Sports Medicine

, Volume 47, Issue 6, pp 1209–1220 | Cite as

A Comparison of Cognitive Function in Former Rugby Union Players Compared with Former Non-Contact-Sport Players and the Impact of Concussion History

  • Patria A. Hume
  • Alice Theadom
  • Gwyn N. Lewis
  • Kenneth L. Quarrie
  • Scott R. Brown
  • Rosamund Hill
  • Stephen W. Marshall
Original Research Article
Part of the following topical collections:
  1. Rugby Health

Abstract

Aim

This study investigated differences in cognitive function between former rugby and non-contact-sport players, and assessed the association between concussion history and cognitive function.

Methods

Overall, 366 former players (mean ± standard deviation [SD] age 43.3 ± 8.2 years) were recruited from October 2012 to April 2014. Engagement in sport, general health, sports injuries and concussion history, and demographic information were obtained from an online self-report questionnaire. Cognitive functioning was assessed using the online CNS Vital Signs neuropsychological test battery. Cohen’s d effect size statistics were calculated for comparisons across player groups, concussion groups (one or more self-reported concussions versus no concussions) and between those groups with CNS Vital Signs age-matched norms (US norms). Individual differences within groups were represented as SDs.

Results

The elite-rugby group (n = 103) performed worse on tests of complex attention, processing speed, executive functioning, and cognitive flexibility than the non-contact-sport group (n = 65), and worse than the community-rugby group (n = 193) on complex attention. The community-rugby group performed worse than the non-contact group on executive functioning and cognitive flexibility. Compared with US norms, all three former player groups performed worse on verbal memory and reaction time; rugby groups performed worse on processing speed, cognitive flexibility and executive functioning; and the community-rugby group performed worse on composite memory. The community-rugby group and non-contact-sport group performed slightly better than US norms on complex attention, as did the elite-rugby group for motor speed. All three player groups had greater individual differences than US norms on composite memory, verbal memory and reaction time. The elite-rugby group had greater individual differences on processing speed and complex attention, and the community-rugby group had greater individual differences on psychomotor speed and motor speed. The average number of concussions recalled per player was greater for elite rugby and community rugby than non-contact sport. Former players who recalled one or more concussions (elite rugby, 85 %; community rugby, 77 %; non-contact sport, 23 %) had worse scores on cognitive flexibility, executive functioning, and complex attention than players who did not recall experiencing a concussion.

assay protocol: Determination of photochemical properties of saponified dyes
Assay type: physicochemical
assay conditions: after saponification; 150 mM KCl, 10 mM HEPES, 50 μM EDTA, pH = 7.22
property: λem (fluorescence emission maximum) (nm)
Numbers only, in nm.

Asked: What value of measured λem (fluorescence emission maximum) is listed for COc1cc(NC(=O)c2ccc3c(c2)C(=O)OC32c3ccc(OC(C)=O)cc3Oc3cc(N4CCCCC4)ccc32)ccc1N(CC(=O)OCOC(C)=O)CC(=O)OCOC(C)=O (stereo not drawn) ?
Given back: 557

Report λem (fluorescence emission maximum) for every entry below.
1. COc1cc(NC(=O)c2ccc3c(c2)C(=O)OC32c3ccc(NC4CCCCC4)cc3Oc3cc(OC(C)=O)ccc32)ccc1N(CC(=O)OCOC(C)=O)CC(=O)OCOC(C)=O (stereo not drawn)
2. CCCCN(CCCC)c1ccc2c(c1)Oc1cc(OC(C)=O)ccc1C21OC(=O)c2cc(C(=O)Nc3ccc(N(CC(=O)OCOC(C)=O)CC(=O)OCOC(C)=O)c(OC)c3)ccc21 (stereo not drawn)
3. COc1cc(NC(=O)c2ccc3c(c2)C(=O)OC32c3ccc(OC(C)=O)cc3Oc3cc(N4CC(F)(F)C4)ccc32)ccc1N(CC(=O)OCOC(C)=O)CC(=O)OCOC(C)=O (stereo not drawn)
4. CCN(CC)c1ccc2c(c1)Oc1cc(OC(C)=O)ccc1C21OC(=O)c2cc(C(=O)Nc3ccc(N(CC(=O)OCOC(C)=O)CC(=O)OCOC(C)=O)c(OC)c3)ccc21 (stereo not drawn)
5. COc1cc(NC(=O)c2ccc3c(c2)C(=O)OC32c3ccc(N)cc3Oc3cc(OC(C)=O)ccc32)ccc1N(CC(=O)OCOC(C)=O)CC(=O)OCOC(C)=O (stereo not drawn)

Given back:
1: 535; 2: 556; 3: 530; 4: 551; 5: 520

Conclusions

Past participation in rugby or a history of concussion were associated with small to moderate neurocognitive deficits (as indicated by worse CNS Vital Signs scores) in athletes post retirement from competitive sport.

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Copyright information

© Springer International Publishing Switzerland 2016

Authors and Affiliations

  • Patria A. Hume
    • 1
  • Alice Theadom
    • 2
  • Gwyn N. Lewis
    • 3
  • Kenneth L. Quarrie
    • 4
  • Scott R. Brown
    • 1
  • Rosamund Hill
    • 5
  • Stephen W. Marshall
    • 6
  1. 1.Faculty of Health and Environmental Sciences, Sports Performance Research Institute New ZealandAuckland University of TechnologyAucklandNew Zealand
  2. 2.National Institute for Stroke and Applied NeurosciencesAuckland University of TechnologyAucklandNew Zealand
  3. 3.Health and Rehabilitation Research InstituteAuckland University of TechnologyAucklandNew Zealand
  4. 4.New Zealand RugbyWellingtonNew Zealand
  5. 5.Department of NeurologyAuckland City HospitalAucklandNew Zealand
  6. 6.University of North Carolina Injury Prevention Research CentreChapel HillUSA

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